THE OBJECT:PARADISE MANIFESTO
OBJECT:PARADISE IS THE INDUCTIVE SEDUCTION OF THE OBJECTIVE MOMENT
USE THE LANGUAGE THAT THE PERFORMER AND AUDIENCE CREATE IN THAT MOMENT
CONTEXT IS COTEXT
MEDIATE THE THOUGHT AND THE BEAT
EVERYTHING IS PART OF THE PERFORMANCE
THE AUDIENCE IS THE POET
DETHRONE, THEN DEMOTE THE POET WHO CAME KNOWING
ELIMINATE THE EGO
DEPLATFORM THE STAGE
ORCHESTRATE THE CHAOS
LANGUAGE EXISTS ONLY IN A SINGLE MOMENT, THAT MOMENT
DOWN WITH DENOTATION
INTERACT THE REACTION
CELEBRATE THE PARTY THAT LANGUAGE IS
THE BEST WORDS IN THE BEST ORDER DOES NOT EXIST
LET ALL PLANS GO WRONG
DEDOOM THE WRONG NOTES
PROMOTE THE CONTEXT FOR THE SUBJECTIVE WORLD TO BE EXPERIENCED IN THE OBJECTIVE MOMENT
The only thing that is constant is change; a single moment can never be replicated again. OBJECT:PARADISE applies this notion to language to celebrate the innate uniqueness of utterances happening in a single time and space specific context.
Because language is always happening for the first time, we aim to release it from its intention and foster a space where it can exist as its implication. To do this, we encourage the language user—producer and receiver, performer and audience—to embrace miscommunication to observe how connotative forces shape shared experience and understanding of the languages before them.
When we erase the restraints of denotation, the super ego of language, we find that we cannot produce poetry, but only receive it as it happens for the first time before us in the objective moment.
What is the objective moment?
Along with sharing a moment in time, comes the space where that time happens. It is often that at poetry readings there is a prescriptive space--meaning that the attendees of the event have prescriptive roles they must fulfil in order for the reading to achieve its intention: the poet stands before an audience (often in a turtleneck), and the audience listens (often with their hands crossed on their knee). If this act is not fulfilled, then one of two reasons are likely given:
- The audience does not understand the language of the poet
- The poet does not understand the language of the audience.
In both incidences, language is the enemy. This raises the core question, “is there a perfect poetic language, a language which embodies the correct amount of ambiguity and directness to be deemed poetic verse?”, but the answer is simple if we view language from a social perspective: language is not biological; or from the physics perspective: language is always changing. There is no one best word nor best order of the best words, only social perception and trends that make language knowable or hip.
So if language can’t be objectively qualified as good or bad, then what would make it poetic in the first place? What would send chills down the spine and raise the hairs of our moles? We will argue that meaning is derived from context: time and space. This is clear when we think about our language choices: why is it that we can read the same poem at both a wedding and a funeral? Did the speaker really see two paths diverged in a wood? And what does that choice mean when taking a hand in marriage versus a hand in the casket?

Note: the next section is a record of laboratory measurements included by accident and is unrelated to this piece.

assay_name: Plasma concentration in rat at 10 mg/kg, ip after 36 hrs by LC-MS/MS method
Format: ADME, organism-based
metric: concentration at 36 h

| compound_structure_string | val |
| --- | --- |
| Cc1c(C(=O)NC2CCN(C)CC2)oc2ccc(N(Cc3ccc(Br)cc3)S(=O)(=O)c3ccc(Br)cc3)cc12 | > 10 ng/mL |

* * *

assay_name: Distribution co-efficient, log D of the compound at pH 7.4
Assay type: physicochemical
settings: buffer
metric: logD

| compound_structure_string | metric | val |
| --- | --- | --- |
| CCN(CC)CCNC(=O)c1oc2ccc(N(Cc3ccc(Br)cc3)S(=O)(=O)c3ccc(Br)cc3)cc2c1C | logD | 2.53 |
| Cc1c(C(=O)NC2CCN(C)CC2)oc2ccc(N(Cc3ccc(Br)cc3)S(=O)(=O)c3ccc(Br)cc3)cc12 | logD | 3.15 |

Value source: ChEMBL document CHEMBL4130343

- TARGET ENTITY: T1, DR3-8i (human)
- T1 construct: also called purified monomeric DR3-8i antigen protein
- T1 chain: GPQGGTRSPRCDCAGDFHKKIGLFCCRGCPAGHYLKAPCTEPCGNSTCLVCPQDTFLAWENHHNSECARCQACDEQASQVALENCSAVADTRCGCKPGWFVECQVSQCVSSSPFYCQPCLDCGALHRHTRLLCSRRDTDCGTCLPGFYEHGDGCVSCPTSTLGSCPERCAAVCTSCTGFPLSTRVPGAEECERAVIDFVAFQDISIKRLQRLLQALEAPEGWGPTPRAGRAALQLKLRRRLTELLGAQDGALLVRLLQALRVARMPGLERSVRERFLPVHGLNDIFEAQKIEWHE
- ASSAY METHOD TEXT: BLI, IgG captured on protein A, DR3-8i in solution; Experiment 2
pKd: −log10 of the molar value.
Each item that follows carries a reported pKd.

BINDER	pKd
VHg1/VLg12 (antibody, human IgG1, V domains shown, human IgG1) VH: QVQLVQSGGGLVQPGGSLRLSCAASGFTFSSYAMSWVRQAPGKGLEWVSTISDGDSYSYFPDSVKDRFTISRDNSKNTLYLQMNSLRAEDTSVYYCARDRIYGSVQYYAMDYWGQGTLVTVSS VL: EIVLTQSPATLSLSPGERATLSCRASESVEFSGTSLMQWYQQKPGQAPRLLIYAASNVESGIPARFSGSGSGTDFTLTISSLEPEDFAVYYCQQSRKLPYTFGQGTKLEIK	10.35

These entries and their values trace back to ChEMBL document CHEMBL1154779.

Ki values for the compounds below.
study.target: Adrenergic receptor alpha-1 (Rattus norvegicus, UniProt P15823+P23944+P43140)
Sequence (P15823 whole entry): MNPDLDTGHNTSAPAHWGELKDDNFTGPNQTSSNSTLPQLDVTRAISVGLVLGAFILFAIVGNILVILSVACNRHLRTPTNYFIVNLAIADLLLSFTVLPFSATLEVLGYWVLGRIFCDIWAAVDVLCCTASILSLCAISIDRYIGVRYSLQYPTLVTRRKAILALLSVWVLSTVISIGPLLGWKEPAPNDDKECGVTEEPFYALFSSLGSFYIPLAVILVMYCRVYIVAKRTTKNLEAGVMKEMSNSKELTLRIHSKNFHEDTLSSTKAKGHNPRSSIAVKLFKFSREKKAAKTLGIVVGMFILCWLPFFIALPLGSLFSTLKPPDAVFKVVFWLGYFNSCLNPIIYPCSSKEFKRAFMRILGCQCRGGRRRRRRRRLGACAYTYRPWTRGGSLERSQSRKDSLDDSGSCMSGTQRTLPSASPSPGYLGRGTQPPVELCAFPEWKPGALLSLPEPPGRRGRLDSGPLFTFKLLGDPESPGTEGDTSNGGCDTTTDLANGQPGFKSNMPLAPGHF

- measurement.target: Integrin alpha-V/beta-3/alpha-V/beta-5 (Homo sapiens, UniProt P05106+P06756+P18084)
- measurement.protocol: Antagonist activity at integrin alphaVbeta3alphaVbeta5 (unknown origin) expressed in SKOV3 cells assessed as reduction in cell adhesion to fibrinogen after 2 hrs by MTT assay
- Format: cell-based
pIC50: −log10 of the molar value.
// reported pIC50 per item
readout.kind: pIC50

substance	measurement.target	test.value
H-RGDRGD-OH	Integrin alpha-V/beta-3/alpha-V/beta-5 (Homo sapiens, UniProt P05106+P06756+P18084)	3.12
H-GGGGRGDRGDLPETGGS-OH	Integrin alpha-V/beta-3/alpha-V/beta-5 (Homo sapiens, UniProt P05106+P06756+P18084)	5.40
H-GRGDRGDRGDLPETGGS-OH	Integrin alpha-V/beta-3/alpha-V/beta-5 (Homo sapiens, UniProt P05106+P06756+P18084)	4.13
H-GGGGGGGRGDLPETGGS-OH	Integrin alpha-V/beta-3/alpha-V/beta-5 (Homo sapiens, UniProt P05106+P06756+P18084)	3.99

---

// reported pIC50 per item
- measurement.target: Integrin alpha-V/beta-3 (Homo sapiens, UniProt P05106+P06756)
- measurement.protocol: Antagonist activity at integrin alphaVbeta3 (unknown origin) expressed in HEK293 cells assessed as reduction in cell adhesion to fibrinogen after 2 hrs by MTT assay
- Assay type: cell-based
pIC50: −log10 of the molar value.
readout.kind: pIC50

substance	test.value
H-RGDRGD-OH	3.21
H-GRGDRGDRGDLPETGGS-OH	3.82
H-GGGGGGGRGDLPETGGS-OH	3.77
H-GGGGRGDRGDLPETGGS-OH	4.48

It is only evident that because language relies on context to give it meaning, then poetry must as well. At poetry performances, the audience and the poet--which, according to this argument, we shouldn’t be making such distinctions--share only one thing: that moment, which constitutes time, space, and the actions before them. This time and space specific context creates new forces on what the language once was, and in turn, forces intended denotation into implicated connotation. Language then begins to happen--it exists in the moment--and is always new if we accept, understand, and explore the pragmatics of the utterances before us.
How do we celebrate a language happening?
To celebrate a language happening is to open up our senses to everything occurring in the objective moment: sound, action, language, and physical space. Again, the poetry reading at the wedding and at the funeral taste differently.
With some orchestrated performances of sound, action, and language, unorchestrated happenings begin to be highlighted--the man spilling an entire pint on his crotch: is that part of the performance? Of course it is. It must be; it has to be.
It is when everyone who is part of the objective moment begins to ask themselves these questions we can see a true rejection of the “poet” providing meaning, but the moment itself and all of its chaos providing meaning. It is when this happens, we know we have provided a context for the subjective world to be experienced in the objective moment.
Sasha Honigman & Jan Černy for photos for our manifesto graphics.
︎ Special thanks to Zuzana Wrona for helping us build our digital identity.